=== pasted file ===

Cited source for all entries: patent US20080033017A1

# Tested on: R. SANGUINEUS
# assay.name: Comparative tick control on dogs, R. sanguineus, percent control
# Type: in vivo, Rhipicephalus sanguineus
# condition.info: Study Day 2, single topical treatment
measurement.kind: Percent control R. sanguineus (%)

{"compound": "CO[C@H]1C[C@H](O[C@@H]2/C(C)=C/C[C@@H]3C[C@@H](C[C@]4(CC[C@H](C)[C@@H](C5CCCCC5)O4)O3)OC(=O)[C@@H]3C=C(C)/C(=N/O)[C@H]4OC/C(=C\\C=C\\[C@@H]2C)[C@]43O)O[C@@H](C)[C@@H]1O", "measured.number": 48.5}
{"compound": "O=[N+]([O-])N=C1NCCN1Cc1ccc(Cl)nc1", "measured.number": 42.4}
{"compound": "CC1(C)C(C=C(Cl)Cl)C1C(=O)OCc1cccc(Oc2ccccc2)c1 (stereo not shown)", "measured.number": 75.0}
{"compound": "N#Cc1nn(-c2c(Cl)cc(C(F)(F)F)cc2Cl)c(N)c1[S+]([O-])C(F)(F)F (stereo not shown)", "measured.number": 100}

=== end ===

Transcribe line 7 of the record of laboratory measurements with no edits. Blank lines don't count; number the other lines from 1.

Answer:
{"compound": "CO[C@H]1C[C@H](O[C@@H]2/C(C)=C/C[C@@H]3C[C@@H](C[C@]4(CC[C@H](C)[C@@H](C5CCCCC5)O4)O3)OC(=O)[C@@H]3C=C(C)/C(=N/O)[C@H]4OC/C(=C\\C=C\\[C@@H]2C)[C@]43O)O[C@@H](C)[C@@H]1O", "measured.number": 48.5}